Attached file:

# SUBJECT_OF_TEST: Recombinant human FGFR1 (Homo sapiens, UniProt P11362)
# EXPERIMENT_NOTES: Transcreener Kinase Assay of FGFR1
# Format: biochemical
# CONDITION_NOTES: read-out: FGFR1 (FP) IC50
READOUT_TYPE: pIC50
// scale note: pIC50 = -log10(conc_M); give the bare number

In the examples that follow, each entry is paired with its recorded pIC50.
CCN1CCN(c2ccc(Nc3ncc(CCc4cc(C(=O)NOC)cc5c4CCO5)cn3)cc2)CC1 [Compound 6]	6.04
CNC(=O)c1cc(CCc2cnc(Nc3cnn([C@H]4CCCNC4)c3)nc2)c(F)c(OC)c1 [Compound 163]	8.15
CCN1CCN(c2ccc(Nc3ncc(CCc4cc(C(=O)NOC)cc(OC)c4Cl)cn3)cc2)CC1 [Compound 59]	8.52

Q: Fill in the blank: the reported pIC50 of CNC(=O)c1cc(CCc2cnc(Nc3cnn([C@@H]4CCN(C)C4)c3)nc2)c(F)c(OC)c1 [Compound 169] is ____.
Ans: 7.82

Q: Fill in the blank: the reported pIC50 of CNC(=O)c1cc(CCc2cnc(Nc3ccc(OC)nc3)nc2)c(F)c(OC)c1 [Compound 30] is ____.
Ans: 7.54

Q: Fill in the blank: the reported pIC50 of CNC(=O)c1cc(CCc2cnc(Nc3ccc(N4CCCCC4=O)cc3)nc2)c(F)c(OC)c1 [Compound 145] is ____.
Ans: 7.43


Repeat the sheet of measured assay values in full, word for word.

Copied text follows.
# SUBJECT_OF_TEST: Recombinant human FGFR1 (Homo sapiens, UniProt P11362)
# EXPERIMENT_NOTES: Transcreener Kinase Assay of FGFR1
# Format: biochemical
# CONDITION_NOTES: read-out: FGFR1 (FP) IC50
READOUT_TYPE: pIC50
// scale note: pIC50 = -log10(conc_M); give the bare number

In the examples that follow, each entry is paired with its recorded pIC50.
CCN1CCN(c2ccc(Nc3ncc(CCc4cc(C(=O)NOC)cc5c4CCO5)cn3)cc2)CC1 [Compound 6]	6.04
CNC(=O)c1cc(CCc2cnc(Nc3cnn([C@H]4CCCNC4)c3)nc2)c(F)c(OC)c1 [Compound 163]	8.15
CCN1CCN(c2ccc(Nc3ncc(CCc4cc(C(=O)NOC)cc(OC)c4Cl)cn3)cc2)CC1 [Compound 59]	8.52

Q: Fill in the blank: the reported pIC50 of CNC(=O)c1cc(CCc2cnc(Nc3cnn([C@@H]4CCN(C)C4)c3)nc2)c(F)c(OC)c1 [Compound 169] is ____.
Ans: 7.82

Q: Fill in the blank: the reported pIC50 of CNC(=O)c1cc(CCc2cnc(Nc3ccc(OC)nc3)nc2)c(F)c(OC)c1 [Compound 30] is ____.
Ans: 7.54

Q: Fill in the blank: the reported pIC50 of CNC(=O)c1cc(CCc2cnc(Nc3ccc(N4CCCCC4=O)cc3)nc2)c(F)c(OC)c1 [Compound 145] is ____.
Ans: 7.43